How can the ‘fizz’ in Champagne be preserved? Thanks to modern innovation, effervescent points act to improve the stunning presentation and the longevity of fizz. These points are laser etched on the inside base of a glasses bowl. In our selection of Schott Zwiesel and Zwiesel 1872 glasses, these appear as a discrete cluster of white dots, six in total.
These six points help to encourage the gas to separate out at the base of the bowl, which in turn causes the bubbles to spiral upwards through the full length of the wine in the glass. This motion enhances the overall presentation while prolonging the lifespan of the fizz.
A gas behaves in a fluid in a similar way to how fluid behaves in a gas. For instance, raindrops are formed when water vapour coalesces around specks of dust. Once the water is heavy enough it will then fall as a rain droplet. In comparison, gas in wine will coalesce out of the liquid, by using rough surfaces or particles to concentrate on. Once there is enough buoyancy, the gas will float up through the liquid.
Therefore if you ever see a filled champagne glass with bubbles all over the inside of the bowl – it is a sign that the glass was dusty before any wine was poured!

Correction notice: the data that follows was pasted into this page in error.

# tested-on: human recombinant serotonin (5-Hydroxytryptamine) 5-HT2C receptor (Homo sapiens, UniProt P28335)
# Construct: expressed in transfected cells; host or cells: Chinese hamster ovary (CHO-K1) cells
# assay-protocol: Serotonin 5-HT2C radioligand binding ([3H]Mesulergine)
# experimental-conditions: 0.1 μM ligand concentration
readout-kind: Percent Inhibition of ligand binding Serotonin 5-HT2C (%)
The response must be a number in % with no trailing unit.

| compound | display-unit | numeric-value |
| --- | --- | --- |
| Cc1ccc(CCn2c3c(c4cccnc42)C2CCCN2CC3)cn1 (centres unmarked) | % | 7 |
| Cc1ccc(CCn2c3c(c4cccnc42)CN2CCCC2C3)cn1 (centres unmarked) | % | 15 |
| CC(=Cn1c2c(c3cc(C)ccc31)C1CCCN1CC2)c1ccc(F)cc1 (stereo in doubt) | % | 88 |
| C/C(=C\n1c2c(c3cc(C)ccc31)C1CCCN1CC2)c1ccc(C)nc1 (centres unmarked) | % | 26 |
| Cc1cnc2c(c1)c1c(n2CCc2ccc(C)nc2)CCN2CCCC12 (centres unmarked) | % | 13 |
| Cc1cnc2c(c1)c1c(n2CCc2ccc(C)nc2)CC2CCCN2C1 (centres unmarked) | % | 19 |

Effervescent points are also featured in some Schott Zwiesel beer and water glasses, to help enhance the tasting experience, see the list below!
Please feel free to contact us should you require any further information regarding effervescent points with the Schott Zwiesel and Zwiesel 1872 glassware.
Basic Bar Selection
Decanters / Accessories
Schott Zwiesel Tritan Crystal Glass
Wine Tasting Glasses
Gin and Tonic Glasses
Water Glasses / Tumblers
Dessert Wine Glasses
Reusable Plastic BPA Free Glasses
Mugs & Teacups
Wine Glass Accessories / Glass Cleaning
Wine Glass Storage
Wine Glasses by Region and Grape
Jancis Robinson x Richard Brendon
Glass and Co
Browse by Category
Browse by Brand
*By signing up you agree to receive our newsletter by email